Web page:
Jonathan Newman

Top 10 most common causes of short-term finance delays revealed

Third-party external factors such as property chains and seller deadlines has topped a recent audit charting the top 10 most common causes of delays in short-term finance transactions.

The results come from research carried out by Brightstone Law’s audit of 200 short-term lending cases, which does not represent the whole of the market, but the law firm claims the data can be valued as extremely representative.

The top 10 most common causes of delay were:

1. third-party external factors (for example, property chains, seller deadline)
2. lender red tape (for example, lack of empowerment at underwriting level, credit committee approvals, leaving issues identified early in the process until final credit approval stage)
3. borrower naivety/inexperience (for example, inexperienced borrowers unfamiliar with what a lender will require or expect in more complex development cases – simply unprepared to borrow)
4. borrower delay in funding initial costs and valuation fees
5. miscommunication by intermediary
6. title/legal issues requiring solution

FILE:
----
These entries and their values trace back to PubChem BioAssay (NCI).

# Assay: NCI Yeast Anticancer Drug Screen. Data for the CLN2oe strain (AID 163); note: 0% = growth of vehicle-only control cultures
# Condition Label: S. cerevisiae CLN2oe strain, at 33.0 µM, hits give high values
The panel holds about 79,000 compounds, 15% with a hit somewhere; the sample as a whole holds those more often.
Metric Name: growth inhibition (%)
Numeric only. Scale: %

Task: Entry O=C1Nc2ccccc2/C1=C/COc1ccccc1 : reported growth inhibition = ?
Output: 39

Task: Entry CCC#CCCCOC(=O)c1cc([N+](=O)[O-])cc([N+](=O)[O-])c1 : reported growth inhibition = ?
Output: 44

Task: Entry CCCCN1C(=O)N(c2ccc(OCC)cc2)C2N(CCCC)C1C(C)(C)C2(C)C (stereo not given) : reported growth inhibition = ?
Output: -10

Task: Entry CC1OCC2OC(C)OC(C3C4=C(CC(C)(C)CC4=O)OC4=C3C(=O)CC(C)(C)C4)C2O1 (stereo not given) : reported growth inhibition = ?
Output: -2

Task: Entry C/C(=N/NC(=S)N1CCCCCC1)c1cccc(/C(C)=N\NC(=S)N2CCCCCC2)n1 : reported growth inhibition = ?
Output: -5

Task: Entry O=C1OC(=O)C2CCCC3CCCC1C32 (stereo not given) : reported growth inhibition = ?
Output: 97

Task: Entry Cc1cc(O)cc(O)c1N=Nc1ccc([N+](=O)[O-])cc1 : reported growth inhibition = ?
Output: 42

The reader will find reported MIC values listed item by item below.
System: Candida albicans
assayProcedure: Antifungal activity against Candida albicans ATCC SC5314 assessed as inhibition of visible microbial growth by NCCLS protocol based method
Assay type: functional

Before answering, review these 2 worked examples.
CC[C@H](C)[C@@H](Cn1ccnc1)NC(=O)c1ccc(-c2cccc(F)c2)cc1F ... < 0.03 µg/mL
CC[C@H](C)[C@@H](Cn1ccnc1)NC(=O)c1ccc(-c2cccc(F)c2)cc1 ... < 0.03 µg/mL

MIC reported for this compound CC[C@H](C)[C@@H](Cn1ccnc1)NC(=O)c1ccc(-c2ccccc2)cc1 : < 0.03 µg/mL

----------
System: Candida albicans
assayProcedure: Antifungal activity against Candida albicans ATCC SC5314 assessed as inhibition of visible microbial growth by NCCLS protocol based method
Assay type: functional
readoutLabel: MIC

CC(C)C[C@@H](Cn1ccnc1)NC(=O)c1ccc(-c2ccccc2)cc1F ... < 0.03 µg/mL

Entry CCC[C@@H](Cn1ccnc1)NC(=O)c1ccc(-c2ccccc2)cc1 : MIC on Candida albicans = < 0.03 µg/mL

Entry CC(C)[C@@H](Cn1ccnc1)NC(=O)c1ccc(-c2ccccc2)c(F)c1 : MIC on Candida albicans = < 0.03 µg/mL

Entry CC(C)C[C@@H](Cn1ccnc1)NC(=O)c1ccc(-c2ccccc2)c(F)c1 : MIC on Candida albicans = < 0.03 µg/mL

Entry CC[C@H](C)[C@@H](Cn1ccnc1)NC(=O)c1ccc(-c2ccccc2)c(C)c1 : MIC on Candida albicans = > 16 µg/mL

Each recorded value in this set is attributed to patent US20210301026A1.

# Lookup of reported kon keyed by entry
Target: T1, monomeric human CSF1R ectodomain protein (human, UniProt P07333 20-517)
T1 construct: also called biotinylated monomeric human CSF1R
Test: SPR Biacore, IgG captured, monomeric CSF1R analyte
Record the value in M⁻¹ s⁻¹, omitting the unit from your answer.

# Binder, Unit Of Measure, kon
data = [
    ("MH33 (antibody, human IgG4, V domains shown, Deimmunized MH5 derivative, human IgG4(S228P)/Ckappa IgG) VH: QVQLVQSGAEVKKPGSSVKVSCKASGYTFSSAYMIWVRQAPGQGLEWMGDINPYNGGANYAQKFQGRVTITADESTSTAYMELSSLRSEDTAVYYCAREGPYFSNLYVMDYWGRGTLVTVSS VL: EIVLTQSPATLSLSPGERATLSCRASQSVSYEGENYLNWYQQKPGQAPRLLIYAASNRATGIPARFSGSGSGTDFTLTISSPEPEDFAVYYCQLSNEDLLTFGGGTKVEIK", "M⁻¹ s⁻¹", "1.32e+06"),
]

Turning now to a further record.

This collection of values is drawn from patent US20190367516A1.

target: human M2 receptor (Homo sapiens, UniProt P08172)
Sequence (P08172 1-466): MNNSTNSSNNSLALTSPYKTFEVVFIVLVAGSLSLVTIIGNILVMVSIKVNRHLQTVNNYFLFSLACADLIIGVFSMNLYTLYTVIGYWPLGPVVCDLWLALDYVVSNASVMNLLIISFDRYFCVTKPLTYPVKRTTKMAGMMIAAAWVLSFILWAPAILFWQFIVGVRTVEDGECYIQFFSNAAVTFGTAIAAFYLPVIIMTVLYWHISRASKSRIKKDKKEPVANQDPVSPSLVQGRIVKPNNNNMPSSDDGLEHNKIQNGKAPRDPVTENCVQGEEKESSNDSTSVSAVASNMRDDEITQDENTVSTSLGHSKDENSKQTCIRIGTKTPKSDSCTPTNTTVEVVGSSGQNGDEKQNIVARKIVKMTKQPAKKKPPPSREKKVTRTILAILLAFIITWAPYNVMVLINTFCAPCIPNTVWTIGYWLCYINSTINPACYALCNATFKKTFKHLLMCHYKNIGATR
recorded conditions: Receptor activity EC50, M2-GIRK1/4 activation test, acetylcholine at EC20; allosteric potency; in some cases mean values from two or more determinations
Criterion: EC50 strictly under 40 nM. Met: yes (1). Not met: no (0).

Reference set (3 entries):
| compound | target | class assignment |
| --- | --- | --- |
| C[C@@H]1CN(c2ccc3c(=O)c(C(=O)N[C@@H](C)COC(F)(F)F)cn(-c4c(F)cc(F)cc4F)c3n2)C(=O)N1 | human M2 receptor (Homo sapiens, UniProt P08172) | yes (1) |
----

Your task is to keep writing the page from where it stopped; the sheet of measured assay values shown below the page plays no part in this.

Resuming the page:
7. borrower solicitor inefficiency
8. valuation provided late in the process, raising issues requiring legal and other investigation
9. change in terms/revised offers
10. use of third-party firms for ID verification

Jonathan Newman, senior partner at Brightstone Law (pictured above), said the short-term finance market was complex and felt deals for ground-up development, heavy refurbishment and difficult developments subject to planning weren’t simple.

“It’s no surprise that these transactions will and do take more time.

“But is it just the fault of the borrower’s solicitors, who I am commonly told, do not understand bridging, its nuances and timescales?

“Do they really know what to produce and when they do, do they operate to the timescales of all interested parties?”

Jonathan highlighted that its research found that the borrower’s solicitors’ inexperience was not the single most common cause of delay. 

“In fact, it’s pretty low down the list at seven and there are far more pressing and weighty influences that need to be dealt with.

“That should not be so surprising, given the nature of these transactions.

“The borrower’s lawyer is not actually required to solve issues, nor draft technically complicated pieces.”

Jonathan felt the industry needed to resist rushing into perceived solutions, which may at first glance present a cure-all, when in reality, the problem more often than not lay elsewhere.

“The suggested remedy (such as panel imposition, dual representation) is not necessarily a remedy at all and can have more wide-ranging, damaging side effects.

“The solution rests in greater cooperation between all parties involved in short-term finance deals.

“It’s incumbent on all the stakeholders, including lenders, lawyers, valuers and intermediaries, to look inwards.

“Are their processes as efficient and streamlined as they believe them to be?

“Is decision making quick and decisive?

“Are decisions communicated to the right people and on time?”

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